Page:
India might have lost the first two Tests of the three match series against South Africa, but a few players, especially the Indian fast bowlers have managed to impress quite a few former South African players.
One of them was former Proteas fast bowler Allan Donald. Donald, widely regarded as the fastest bowler of his era, was impressed by the Indian pace attack, especially by Jasprit Bumrah.
Donald said, “The guy who is making all the noise is Bumrah. I am impressed with him. He is quick, accurate and does things with the ball. I was surprised Bhuvneshwar, who is skillful, was left out of the eleven for the second Test.”
He weighed in, “In India, there is hardly any movement off the seam and bounce. So, when the Indian batsmen come here and play in a pitch like Newlands, the South African pacemen find out their footwork with fuller length deliveries and the off and the fourth stumps.”
Donald said India had competed in a “nice, aggressive fashion” in the series but added its batsmen had been “found out technically.”
He also recalled his duels with Indian little master Sachin Tendulkar and said, “Sachin not only had all the shots but left the ball so well which you need to do in South Africa. It was exciting bowling at him, he coped with the bounce here admirably. Don’t forget Sachin has five Test hundreds in South Africa.”
Talking about his successor Dale Steyn, Donald said, “I am a huge fan of Steyn. A complete fast bowler, among the very best. His numbers are staggering. You look at his strike rate and say ‘Wow.’ He had worked his backside off and looked very fit when he played at the Cape Town where many said South Africa fielded its best ever pace quartet. I hope his latest injury does not have a knock-down effect.”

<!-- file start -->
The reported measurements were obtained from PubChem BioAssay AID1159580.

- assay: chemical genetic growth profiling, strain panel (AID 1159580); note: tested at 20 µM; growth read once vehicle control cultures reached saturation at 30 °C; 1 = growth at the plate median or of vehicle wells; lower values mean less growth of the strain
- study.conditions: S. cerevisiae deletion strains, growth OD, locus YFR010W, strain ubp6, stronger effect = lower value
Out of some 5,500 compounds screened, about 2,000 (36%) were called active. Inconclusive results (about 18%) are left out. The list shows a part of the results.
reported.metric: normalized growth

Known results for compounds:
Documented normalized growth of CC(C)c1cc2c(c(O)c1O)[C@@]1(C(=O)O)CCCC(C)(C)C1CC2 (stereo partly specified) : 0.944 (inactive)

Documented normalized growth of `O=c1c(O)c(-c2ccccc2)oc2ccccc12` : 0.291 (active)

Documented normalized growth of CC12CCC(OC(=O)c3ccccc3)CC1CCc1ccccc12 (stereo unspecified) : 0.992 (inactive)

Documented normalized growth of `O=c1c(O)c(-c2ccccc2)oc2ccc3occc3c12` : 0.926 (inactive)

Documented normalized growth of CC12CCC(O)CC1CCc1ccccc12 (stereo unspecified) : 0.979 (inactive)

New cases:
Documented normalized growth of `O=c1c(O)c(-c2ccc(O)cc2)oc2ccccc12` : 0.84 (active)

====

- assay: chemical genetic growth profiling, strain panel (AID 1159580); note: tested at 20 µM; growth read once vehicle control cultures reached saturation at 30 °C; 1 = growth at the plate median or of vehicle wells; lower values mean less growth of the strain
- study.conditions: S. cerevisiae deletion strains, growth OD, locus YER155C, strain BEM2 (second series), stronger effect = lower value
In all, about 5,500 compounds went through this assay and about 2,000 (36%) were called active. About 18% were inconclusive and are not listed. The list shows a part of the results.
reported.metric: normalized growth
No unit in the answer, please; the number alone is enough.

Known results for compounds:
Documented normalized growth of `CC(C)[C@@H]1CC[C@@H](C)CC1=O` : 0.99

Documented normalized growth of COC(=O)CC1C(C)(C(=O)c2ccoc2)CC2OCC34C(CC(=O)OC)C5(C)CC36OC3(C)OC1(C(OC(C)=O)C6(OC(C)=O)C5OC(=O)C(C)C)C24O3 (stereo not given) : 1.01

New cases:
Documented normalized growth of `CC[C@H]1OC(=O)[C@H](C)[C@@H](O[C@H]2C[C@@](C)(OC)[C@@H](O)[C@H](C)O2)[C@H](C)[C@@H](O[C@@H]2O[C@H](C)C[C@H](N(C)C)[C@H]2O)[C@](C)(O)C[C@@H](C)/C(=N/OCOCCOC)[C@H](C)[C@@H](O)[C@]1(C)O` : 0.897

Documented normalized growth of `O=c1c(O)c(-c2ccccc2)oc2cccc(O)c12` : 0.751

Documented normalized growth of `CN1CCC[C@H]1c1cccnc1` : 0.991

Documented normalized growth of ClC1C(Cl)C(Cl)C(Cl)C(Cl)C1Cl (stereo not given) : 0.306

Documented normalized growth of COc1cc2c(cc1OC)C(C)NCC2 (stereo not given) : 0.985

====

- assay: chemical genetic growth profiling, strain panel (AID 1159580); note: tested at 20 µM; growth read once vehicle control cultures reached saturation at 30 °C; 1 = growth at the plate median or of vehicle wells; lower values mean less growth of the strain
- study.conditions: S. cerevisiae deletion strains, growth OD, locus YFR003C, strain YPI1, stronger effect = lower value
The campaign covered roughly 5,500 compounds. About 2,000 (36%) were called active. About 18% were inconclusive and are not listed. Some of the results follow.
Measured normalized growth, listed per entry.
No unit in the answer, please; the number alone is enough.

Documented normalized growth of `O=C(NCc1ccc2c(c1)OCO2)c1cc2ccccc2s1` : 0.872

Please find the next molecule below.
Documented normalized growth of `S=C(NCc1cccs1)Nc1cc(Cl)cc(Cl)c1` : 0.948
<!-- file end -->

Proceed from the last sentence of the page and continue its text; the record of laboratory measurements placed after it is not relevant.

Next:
Donald also praised the Man of the match Lungi Ngidi, saying, “I saw him bowl two years ago in a one-day match and immediately knew he had all the ingredients. He is still a puppy in the big league but has it in him to go all the way. Lungi not just has loads of ability, he is fast and bowls a heavy ball, but is also a very bright lad. He’s a stunning talent and a very mature, young bowler.”
Finally, Donald praised the new South Africa coach Ottis Gibson for his four pacemen theory.
He said, “A lot of credit goes to him. When I was playing we had three quicks and Jacques Kallis. But after the departure of Kallis, we became conservative. If we want our pacemen to go all out, then we need to have four of them.”